I have not seen any of the Australian version of My Kitchen Rules—though I also didn’t realize Amazon has all 11 seasons of the show free for Prime members, so I may have to watch sometime in the future. (Update: Readers report that it’s also available free on Tubi.)

I did, however, watch the premiere of the Fox version four years ago, and reviewed it briefly here. Basically, Fox turned it into unwatchable celebrity preening.

Fox’s version was mercifully just eight episodes. The Australian version, which did not have celebrity cast members, ranged from 33 to 50 episodes per season, with the exception of its 15-episode first season.

The episode count is a lot! While the U.S. does have CBS’s Big Brother (which airs between 30 and 40 episodes every summer, with three episodes per week) and CBS’s Love Island (which will air six nights per week this summer), it seems like Australia has more prime-time reality shows that are stripped: that means they air daily or daily-ish, in a regular timeslot every night.

Since Network 10 revived it, Australian Survivor has been super-sized compared to the U.S. version: it has 24 contestants, who’ve played for 55 (seasons 3 and 4) or 50 days (seasons 5 to 7). Its most-recent season, all-stars, which aired in early 2020, was on three nights a week for two full months—a total of 24 episodes. That’s basically double CBS Survivor’s length.

Likewise, MasterChef Australia has had between 60 and 86 episodes per season, while House Rules had between 28 and 46 episodes across its eight seasons.

My Kitchen Rules—which became a marquee show for Seven Network, and its format was sold to more than 160 countries, including the United States—was popular and aired a lot of episodes. MKR’s 10th anniversary season premiered Jan. 27, 2019, and aired nightly (with one exception) until Feb. 14, and then took two weeks off. Then it aired almost nightly throughout March and halfway into April.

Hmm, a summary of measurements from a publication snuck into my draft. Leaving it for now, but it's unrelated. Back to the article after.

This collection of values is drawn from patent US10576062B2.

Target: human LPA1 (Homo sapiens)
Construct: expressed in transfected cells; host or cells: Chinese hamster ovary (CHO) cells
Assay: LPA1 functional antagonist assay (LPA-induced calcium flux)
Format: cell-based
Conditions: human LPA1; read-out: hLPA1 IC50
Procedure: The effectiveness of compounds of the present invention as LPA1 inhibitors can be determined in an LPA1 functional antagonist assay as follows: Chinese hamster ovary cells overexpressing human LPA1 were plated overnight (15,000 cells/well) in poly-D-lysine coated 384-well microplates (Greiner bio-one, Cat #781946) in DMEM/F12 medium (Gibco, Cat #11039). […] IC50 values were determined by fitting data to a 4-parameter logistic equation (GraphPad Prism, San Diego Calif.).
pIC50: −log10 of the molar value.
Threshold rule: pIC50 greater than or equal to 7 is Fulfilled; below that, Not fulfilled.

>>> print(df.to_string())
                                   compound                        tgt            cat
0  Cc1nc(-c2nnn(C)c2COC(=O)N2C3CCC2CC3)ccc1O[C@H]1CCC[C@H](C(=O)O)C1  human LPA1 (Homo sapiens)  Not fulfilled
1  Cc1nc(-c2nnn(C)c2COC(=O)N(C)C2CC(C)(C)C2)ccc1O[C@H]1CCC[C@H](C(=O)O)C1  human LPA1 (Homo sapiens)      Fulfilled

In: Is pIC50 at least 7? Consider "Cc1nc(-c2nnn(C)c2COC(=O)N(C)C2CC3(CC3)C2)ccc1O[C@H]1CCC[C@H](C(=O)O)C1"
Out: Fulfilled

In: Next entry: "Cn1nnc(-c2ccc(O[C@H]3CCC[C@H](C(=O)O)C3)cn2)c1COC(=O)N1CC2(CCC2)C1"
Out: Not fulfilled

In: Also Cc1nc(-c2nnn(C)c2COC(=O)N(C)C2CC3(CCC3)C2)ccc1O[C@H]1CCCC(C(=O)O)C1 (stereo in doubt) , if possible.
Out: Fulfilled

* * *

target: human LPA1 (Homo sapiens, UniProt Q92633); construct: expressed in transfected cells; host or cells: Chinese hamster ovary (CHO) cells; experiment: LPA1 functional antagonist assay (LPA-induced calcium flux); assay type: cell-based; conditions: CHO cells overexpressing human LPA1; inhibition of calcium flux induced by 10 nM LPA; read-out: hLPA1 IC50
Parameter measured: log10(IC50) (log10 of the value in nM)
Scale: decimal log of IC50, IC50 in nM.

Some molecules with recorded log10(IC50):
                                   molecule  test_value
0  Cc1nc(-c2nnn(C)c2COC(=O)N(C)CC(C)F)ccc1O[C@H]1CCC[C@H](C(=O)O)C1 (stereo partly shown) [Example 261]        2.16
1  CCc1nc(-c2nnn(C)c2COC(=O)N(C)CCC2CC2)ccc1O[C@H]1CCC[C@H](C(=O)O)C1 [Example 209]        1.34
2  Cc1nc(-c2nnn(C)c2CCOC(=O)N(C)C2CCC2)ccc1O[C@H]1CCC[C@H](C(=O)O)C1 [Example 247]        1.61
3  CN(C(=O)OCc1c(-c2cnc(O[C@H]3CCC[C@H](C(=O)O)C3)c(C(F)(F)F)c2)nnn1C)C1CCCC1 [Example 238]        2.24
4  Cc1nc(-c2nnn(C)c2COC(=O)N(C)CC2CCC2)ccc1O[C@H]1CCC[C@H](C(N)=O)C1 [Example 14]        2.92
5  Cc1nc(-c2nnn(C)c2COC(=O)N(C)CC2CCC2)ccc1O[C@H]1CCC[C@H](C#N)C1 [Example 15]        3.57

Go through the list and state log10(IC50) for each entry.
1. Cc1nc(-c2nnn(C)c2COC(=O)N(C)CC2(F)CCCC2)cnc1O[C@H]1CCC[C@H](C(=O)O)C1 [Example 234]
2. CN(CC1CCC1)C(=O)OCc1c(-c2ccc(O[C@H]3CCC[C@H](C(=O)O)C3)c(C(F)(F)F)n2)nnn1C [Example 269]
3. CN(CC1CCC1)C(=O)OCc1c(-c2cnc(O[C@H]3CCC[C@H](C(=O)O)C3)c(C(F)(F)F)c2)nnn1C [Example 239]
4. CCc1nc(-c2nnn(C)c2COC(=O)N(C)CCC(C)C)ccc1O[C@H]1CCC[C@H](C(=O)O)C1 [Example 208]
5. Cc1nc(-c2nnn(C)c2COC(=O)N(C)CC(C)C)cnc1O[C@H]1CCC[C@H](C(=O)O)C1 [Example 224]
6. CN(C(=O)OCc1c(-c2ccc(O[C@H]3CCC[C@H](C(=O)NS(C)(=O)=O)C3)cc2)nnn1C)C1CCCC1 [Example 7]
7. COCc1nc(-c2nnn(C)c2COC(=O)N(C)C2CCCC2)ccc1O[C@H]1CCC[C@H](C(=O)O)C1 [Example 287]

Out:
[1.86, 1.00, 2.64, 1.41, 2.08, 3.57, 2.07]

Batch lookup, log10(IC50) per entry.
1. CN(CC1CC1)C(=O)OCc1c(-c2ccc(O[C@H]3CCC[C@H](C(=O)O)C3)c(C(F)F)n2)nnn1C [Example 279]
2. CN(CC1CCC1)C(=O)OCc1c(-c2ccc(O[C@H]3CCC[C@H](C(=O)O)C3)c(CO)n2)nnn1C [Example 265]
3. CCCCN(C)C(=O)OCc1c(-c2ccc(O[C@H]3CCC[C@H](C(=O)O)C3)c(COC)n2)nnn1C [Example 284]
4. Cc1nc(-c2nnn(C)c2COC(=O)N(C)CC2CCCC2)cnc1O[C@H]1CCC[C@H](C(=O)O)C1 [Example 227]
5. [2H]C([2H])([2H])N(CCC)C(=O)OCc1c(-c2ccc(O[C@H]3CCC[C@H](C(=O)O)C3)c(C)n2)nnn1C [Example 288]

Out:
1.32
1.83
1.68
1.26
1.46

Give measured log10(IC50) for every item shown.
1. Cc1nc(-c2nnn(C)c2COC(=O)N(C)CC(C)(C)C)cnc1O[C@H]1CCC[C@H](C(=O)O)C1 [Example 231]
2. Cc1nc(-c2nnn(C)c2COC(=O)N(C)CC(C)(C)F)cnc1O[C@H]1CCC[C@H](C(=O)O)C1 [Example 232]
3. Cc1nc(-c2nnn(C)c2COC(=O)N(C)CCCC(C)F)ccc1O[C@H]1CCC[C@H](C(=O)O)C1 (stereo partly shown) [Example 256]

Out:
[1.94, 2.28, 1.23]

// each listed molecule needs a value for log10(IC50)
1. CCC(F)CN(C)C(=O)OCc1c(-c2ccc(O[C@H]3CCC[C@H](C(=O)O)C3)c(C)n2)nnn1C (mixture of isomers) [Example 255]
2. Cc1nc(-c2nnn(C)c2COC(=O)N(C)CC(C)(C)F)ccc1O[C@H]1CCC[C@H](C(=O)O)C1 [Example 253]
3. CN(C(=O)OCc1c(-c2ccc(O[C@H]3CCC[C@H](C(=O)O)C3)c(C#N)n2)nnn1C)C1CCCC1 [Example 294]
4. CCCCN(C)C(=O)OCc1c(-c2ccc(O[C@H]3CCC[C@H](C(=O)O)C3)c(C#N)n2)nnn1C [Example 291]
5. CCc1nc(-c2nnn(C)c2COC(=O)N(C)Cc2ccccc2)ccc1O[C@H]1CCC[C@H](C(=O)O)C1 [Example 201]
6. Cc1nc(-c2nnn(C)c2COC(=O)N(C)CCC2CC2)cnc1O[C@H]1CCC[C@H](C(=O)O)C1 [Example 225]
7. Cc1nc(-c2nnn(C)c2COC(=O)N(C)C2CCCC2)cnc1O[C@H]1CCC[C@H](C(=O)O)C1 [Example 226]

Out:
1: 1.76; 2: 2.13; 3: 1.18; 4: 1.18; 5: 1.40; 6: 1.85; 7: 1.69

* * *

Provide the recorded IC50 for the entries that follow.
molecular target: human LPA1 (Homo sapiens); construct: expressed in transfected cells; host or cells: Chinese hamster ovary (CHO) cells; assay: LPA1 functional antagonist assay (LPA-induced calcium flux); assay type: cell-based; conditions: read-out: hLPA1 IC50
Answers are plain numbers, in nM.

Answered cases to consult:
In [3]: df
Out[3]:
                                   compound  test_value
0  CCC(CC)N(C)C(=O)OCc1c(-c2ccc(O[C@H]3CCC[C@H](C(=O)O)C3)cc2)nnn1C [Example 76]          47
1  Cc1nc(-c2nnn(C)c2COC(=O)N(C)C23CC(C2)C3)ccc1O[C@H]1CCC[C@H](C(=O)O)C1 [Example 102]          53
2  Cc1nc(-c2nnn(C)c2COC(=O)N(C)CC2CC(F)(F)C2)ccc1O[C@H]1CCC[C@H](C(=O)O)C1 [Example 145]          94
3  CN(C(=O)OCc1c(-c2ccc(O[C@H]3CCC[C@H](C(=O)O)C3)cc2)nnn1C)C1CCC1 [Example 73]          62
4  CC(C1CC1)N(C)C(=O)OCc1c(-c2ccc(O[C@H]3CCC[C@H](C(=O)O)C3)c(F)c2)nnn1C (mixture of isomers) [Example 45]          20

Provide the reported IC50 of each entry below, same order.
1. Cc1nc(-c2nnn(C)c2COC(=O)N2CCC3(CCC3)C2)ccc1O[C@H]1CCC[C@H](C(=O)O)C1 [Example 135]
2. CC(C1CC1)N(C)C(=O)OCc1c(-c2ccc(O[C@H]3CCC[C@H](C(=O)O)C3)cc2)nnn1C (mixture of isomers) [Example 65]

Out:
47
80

Alas, the show has basically been cancelled. Co-host Pete Evans left the show last year, and the Sydney Morning Herald reported that ratings were primarily to blame, but Evans’ “often discredited health advice has drawn the ire of medical and health professionals all too frequently. Up to now, Seven had tolerated the controversies.” The most-recent: selling a $15,000 item “mocked by critics as a ‘glorified lava lamp'” and claiming it could be used to treat C0VID-19.

The Sydney Morning Herald reported last year that “audiences for the 11th season roughly halved on what they were just two years ago,” which meant that the network “has found itself in a precarious position having to ‘make good’ with advertisers who bought into this year’s season of the show expecting much larger numbers.”

Seven executive Angus Ross told TV Blackbox said just a few days ago that “We’d like to revisit the format at some point but at the moment it feels way too soon,” and added, “It’s certainly not anywhere in next year’s schedule.”

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  • Andy Dehnart is the creator of reality blurred and a writer and teacher who obsessively and critically covers reality TV and unscripted entertainment, focusing on how it’s made and what it means. Learn more about Andy.